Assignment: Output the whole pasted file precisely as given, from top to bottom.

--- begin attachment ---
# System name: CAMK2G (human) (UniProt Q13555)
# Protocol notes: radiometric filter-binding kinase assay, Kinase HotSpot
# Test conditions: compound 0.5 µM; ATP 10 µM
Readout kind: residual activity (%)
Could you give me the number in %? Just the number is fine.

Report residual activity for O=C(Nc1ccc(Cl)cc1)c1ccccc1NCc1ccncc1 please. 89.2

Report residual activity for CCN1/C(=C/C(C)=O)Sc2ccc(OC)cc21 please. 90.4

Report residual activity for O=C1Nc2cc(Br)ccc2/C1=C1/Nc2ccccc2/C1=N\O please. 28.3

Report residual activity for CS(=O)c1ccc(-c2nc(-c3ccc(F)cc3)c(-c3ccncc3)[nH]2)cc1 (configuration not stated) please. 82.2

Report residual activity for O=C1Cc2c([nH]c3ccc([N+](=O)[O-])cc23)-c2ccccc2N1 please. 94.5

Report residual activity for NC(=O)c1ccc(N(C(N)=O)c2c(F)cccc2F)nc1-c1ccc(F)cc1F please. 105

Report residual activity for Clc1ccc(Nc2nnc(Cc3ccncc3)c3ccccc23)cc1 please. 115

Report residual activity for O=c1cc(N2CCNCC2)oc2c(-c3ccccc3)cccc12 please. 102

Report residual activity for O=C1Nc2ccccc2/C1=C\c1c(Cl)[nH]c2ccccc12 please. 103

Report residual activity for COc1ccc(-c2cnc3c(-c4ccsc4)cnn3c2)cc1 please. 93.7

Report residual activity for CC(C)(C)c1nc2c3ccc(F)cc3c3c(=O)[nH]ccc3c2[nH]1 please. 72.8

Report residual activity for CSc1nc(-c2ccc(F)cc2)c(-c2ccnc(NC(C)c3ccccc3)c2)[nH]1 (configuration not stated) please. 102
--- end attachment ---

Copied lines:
# System name: CAMK2G (human) (UniProt Q13555)
# Protocol notes: radiometric filter-binding kinase assay, Kinase HotSpot
# Test conditions: compound 0.5 µM; ATP 10 µM
Readout kind: residual activity (%)
Could you give me the number in %? Just the number is fine.

Report residual activity for O=C(Nc1ccc(Cl)cc1)c1ccccc1NCc1ccncc1 please. 89.2

Report residual activity for CCN1/C(=C/C(C)=O)Sc2ccc(OC)cc21 please. 90.4

Report residual activity for O=C1Nc2cc(Br)ccc2/C1=C1/Nc2ccccc2/C1=N\O please. 28.3

Report residual activity for CS(=O)c1ccc(-c2nc(-c3ccc(F)cc3)c(-c3ccncc3)[nH]2)cc1 (configuration not stated) please. 82.2

Report residual activity for O=C1Cc2c([nH]c3ccc([N+](=O)[O-])cc23)-c2ccccc2N1 please. 94.5

Report residual activity for NC(=O)c1ccc(N(C(N)=O)c2c(F)cccc2F)nc1-c1ccc(F)cc1F please. 105

Report residual activity for Clc1ccc(Nc2nnc(Cc3ccncc3)c3ccccc23)cc1 please. 115

Report residual activity for O=c1cc(N2CCNCC2)oc2c(-c3ccccc3)cccc12 please. 102

Report residual activity for O=C1Nc2ccccc2/C1=C\c1c(Cl)[nH]c2ccccc12 please. 103

Report residual activity for COc1ccc(-c2cnc3c(-c4ccsc4)cnn3c2)cc1 please. 93.7

Report residual activity for CC(C)(C)c1nc2c3ccc(F)cc3c3c(=O)[nH]ccc3c2[nH]1 please. 72.8

Report residual activity for CSc1nc(-c2ccc(F)cc2)c(-c2ccnc(NC(C)c3ccccc3)c2)[nH]1 (configuration not stated) please. 102